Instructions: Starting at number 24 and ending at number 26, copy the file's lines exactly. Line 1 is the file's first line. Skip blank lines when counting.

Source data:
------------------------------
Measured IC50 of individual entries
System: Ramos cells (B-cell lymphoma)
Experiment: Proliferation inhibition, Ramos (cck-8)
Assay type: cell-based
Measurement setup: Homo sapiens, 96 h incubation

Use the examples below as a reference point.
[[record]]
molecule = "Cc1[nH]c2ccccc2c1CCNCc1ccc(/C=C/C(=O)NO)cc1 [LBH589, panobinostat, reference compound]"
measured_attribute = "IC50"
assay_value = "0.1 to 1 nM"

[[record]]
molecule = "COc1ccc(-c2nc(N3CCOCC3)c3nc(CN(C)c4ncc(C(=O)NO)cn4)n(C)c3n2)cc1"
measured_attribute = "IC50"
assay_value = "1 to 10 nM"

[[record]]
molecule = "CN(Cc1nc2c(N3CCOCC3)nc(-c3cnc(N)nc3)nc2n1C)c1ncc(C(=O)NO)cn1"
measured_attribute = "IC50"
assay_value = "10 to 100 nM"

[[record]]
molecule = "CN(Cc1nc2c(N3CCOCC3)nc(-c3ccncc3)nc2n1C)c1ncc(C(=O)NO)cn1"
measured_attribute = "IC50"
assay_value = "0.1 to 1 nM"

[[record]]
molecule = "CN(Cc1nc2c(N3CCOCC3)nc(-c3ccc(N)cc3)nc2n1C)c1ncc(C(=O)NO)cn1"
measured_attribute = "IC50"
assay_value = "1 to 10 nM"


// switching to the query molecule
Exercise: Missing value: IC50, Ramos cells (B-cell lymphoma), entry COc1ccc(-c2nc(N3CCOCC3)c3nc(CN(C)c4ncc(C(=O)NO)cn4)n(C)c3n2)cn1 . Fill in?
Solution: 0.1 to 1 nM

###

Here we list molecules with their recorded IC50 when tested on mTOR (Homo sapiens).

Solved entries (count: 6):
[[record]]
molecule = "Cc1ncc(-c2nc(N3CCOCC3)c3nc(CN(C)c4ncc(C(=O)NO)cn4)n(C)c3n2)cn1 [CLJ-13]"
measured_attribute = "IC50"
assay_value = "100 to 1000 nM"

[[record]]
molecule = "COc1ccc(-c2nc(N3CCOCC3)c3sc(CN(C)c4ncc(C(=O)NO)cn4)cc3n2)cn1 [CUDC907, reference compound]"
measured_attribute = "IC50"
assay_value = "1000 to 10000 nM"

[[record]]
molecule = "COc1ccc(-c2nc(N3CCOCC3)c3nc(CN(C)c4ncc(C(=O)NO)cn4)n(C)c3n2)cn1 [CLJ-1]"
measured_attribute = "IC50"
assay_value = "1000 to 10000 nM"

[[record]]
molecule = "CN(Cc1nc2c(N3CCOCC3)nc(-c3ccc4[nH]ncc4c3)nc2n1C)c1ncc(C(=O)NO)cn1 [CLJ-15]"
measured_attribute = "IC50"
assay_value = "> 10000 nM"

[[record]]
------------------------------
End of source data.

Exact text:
molecule = "CN(Cc1nc2c(N3CCOCC3)nc(-c3ccc(N)cc3)nc2n1C)c1ncc(C(=O)NO)cn1"
measured_attribute = "IC50"
assay_value = "1 to 10 nM"